In anticipation of Janet Ecklebarger’s upcoming talk “Everything You Ever Wanted to Know about the Schedule C* (*But Were Afraid to Ask): Income Taxes for Artists” on Wednesday, February 17 at Chicago Artists Coalition, CAC’s Education Assistant Rachel McDermott asked Janet a few key questions about income tax essentials for artists.
With your background of a practicing artist, can you share how you became interested in helping artists and creatives file their taxes.
I’ve always been fascinated by numbers and systems. I had planned to get my BFA in painting and drawing. Then I went up to the Fibers program to see about weaving my own canvases and was totally hooked! I loved the process, the counting, and the mathematics. I went on to get my MFA in the Fibers program at Cranbrook Academy of Art.
A few years after I graduated, I found myself at my tax preparer’s office, where I had already “test done” my own taxes. He said I was going to get “x” amount of money back. I had already come up with the exact same amount myself! I enjoy helping artists, musicians, and other creative types because they need a person that speaks their language and understands the practice of an artistic based business.
What is the most common mistake that artists make on their taxes?
The most common mistake artists make on their income taxes is not understanding how different types of income are taxed, meaning W-2’s vs. self-employment income. Sometimes people don’t file for years because they don’t think they have to, and then they get a big bill from the IRS.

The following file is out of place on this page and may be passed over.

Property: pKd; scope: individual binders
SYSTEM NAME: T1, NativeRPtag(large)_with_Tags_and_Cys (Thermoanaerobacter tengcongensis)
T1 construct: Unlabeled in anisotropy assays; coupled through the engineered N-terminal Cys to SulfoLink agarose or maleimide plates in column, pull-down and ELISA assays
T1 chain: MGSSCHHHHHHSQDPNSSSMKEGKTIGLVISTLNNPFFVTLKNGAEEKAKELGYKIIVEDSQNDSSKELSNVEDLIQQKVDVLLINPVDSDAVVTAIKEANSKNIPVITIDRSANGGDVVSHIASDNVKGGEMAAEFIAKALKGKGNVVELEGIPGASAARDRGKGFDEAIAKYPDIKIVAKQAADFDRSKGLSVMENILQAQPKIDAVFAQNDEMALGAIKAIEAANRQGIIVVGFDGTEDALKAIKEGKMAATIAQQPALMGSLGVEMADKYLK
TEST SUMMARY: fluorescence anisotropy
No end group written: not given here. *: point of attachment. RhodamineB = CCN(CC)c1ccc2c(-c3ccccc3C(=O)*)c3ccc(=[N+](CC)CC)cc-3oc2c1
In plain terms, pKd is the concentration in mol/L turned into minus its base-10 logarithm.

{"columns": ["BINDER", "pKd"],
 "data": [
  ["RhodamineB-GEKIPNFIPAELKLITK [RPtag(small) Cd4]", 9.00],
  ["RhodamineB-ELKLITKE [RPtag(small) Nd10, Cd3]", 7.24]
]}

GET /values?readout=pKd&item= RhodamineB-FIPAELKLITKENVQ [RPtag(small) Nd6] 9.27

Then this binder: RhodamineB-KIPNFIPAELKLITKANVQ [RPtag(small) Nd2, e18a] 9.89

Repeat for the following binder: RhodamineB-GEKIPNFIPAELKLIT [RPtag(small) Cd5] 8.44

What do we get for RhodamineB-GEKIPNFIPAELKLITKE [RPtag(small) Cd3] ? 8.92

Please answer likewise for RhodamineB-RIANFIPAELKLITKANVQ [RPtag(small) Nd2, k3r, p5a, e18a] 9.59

What are some proactive planning ideas for keeping track of artists’ sales and deductible items for the year?
One of the best things artists can do to help themselves with their income taxes is realizing that they don’t necessarily turn off their business in “off” hours. An artist’s work life and creative life meld into one and you need to be cognizant to be “on” both financially and creatively.
How should artists factor in taxes when they are pricing their work?
There are two types of taxes in this question: sales and income.
You are supposed to collect sales tax, report it, and pay it to the state for ALL sales of artwork. The buyer is mostly responsible for this monetary payment, but buyers may not want to pay sales tax on a private transaction. You then might want to mark up your work by 10% to cover the 9.25% sales tax that the city of Chicago levies on sales.
Income tax is another matter. Because you are also taking deductions against your sale price, it isn’t as cut and dry. The best advice is to put 15-20% away to pay your income taxes at the end of the year. It will save you from a big surprise later!
When do you recommend that artists look for professional assistance with their tax forms?
If you become an S-Corp, which can reduce your self-employment taxes, you definitely want to hire a professional preparer. They will charge upwards of $500-600 to prepare just your corporate return, then an additional $300-400 to do your individual return.
If you have many brokerage accounts, stock sales, Schedule K-1’s from investments, owning multiple rental units, or multiple depreciable assets, you might be faced with a tax return too complicated to handle on your own.
Janet Ecklebarger earned her Master's degree from Cranbrook, in 1992. She has been working as a tax associate since 2005 and specializes in deductions for artists, musicians, and other creative types while also offering tax and accounting techniques for the right brained. She is a practicing artist who just moved to a 30-acre property in North Carolina and cannot wait to see how the second half of her life unfolds. gleandesign.com
Rachel McDermott is a recent graduate of the College of Charleston with a BA in Historic Preservation and Community Planning and a minor in Art History. Now based in Chicago, she is an Education Assistant at Chicago Artists Coalition and Studio Assistant at Argaman and Defiance.